Sandy Recovery: Still Doing God’s Work

Sandy Recovery: Still Doing God’s Work


Three years ago today, Superstorm Sandy pummeled the coastlines of New York, Connecticut and New Jersey with devastating wind and flooding. As we mark today’s anniversary, we remember those who were lost to the storm, but also celebrate the progress of the recovery, and take stock of what work remains to be done.

Credited as the second costliest hurricane since 1990 with an estimated cost of $75 billion, Sandy damaged or destroyed more than 653,000 homes in the tri-state area. Some of the hardest hit areas lay within the boundaries of the New York Conference in Staten Island, Brooklyn, Queens, Long Island and Connecticut. The death toll across the path of Sandy was at least 233, with 49 lives lost in New York City – 24 of those in Staten Island alone – and three deaths in Connecticut.

In response to the disaster, hundreds of volunteers from the New York Conference and across the UMC connection answered the call to help early on in the recovery and rebuilding phases. But as time has passed, the volunteer numbers have dwindled. People may even assume that everything is back to “normal.”

As Rev. Tom Vencuss, the NYAC’s coordinator of disaster recovery ministries, wrote in the October issue of The Vision:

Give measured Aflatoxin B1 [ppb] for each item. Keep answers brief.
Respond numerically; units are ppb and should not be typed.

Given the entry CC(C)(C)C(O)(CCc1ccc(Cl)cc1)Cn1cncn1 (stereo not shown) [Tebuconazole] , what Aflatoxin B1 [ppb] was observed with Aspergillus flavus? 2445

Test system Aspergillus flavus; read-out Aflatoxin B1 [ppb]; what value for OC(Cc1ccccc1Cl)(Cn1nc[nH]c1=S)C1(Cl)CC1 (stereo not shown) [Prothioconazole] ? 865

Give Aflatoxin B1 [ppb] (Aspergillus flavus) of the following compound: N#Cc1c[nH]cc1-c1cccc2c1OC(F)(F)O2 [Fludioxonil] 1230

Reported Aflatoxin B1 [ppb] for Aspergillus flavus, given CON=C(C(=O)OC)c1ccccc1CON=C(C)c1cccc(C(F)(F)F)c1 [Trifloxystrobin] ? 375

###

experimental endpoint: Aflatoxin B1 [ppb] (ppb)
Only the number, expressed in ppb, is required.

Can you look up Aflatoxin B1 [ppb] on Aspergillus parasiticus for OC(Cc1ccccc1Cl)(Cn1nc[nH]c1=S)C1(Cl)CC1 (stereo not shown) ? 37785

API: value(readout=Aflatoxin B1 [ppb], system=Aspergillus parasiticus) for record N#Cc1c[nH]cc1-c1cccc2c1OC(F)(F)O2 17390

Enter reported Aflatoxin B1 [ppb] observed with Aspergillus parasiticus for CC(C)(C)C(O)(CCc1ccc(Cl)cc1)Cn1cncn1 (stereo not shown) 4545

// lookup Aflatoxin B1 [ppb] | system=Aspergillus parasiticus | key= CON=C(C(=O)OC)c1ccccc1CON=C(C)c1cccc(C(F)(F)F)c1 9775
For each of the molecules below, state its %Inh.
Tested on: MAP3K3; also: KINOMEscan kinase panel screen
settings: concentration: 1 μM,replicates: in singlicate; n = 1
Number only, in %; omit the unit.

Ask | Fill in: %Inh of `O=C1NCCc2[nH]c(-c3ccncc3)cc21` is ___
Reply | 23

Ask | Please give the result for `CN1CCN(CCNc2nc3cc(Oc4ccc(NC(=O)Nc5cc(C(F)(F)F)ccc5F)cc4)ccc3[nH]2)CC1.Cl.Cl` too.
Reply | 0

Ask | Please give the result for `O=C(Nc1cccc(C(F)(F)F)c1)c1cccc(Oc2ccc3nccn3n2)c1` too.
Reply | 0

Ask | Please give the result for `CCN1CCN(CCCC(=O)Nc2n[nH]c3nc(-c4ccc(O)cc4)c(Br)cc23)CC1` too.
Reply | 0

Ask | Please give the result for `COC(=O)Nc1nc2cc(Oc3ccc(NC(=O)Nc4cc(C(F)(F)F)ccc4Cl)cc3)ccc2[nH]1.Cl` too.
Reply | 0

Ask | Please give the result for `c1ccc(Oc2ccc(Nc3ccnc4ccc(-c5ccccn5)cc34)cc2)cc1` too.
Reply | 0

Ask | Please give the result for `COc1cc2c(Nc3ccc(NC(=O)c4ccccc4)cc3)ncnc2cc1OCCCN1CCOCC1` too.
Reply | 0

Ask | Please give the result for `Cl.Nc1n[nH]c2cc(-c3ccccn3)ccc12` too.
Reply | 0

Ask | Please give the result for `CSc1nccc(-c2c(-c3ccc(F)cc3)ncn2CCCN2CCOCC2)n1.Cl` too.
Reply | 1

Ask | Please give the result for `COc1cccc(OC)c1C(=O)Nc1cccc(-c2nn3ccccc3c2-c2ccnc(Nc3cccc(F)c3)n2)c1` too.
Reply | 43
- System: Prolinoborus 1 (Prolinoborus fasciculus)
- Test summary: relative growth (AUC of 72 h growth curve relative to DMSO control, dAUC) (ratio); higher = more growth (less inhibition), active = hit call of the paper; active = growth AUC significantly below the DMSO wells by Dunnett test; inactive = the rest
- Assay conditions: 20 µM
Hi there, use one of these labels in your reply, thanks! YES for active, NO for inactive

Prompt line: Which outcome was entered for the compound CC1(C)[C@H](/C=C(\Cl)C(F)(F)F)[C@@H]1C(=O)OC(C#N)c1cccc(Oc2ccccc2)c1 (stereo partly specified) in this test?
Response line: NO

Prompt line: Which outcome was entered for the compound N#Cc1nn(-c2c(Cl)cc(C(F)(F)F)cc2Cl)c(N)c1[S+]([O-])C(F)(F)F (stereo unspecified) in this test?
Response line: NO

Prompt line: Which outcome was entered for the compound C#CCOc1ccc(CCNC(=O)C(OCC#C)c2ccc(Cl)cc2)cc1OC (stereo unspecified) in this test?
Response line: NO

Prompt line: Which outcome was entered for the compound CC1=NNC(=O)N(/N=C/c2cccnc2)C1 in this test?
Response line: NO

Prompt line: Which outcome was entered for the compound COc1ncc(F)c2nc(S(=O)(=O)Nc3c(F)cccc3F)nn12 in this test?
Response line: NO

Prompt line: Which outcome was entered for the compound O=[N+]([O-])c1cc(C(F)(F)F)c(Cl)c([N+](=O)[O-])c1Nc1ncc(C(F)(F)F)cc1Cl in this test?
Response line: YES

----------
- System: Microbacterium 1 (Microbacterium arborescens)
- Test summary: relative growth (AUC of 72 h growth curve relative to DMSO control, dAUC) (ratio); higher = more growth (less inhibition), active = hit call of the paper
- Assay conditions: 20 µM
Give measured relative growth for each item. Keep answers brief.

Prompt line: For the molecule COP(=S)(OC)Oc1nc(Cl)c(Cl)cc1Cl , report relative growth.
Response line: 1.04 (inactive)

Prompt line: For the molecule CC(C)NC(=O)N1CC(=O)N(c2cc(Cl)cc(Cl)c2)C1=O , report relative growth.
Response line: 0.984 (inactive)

“In many ways, this recovery effort has been forgotten; and when the media does focus on it, it is often to describe what hasn’t been done or to highlight a negative story. Unfortunately, there is much that remains to be done; and some have had some absolutely awful experiences during their recovery.

But today, as we approach the third anniversary of the storm, I’d like to focus on some good news, the good work that is being done; and especially the good work being done by the volunteers and staff of the NYAC Sandy Recovery Ministry.

Supported by grants from UMCOR, the American Red Cross, Newsday/McCormick, donations from individuals and churches, and the efforts of hundreds of volunteers from around the country, we have assisted almost 800 homeowners in their recovery in the last two years. In some cases we may have provided something as simple as a washer or dryer, and in other cases a near complete rebuild. We have provided disaster case management, emotional and spiritual care, and a “presence” in the midst of chaos.”

A special report, “The Voices of Sandy Recovery,” produced by the conference looks to shine a new light on how the recovery from the hurricane has affected homeowners, volunteers and those involved in coordinating the rebuilding efforts. A series of stories, videos and photographs are available on the web site at, and will be featured daily on the conference Facebook page. The report is a collaboration of Revs. Joanne S. Utley and Arthur McClanahan, director of communications for the Iowa Conference and a former member of the NYAC.

Many of the organizations involved in the recovery will be ending their involvement at the end of this year. But with a reputation for being “first in, last out,” the United Methodist Church ­ through the NYAC and UMCOR ­– will remain a presence for at least another year.

“I love the Methodists. I’ve never seen a program like this,” said Susan Shaw, a member of the Episcopal Church who serves as the NYAC disaster recovery specialist in Connecticut.

“What I’ve learned is that “Methodists are hands on . . . that to experience God and to do God’s work is about being out in the community. It’s opened my eyes to what the Methodists do, and what the United Methodist Committee on Relief is doing all over the world.”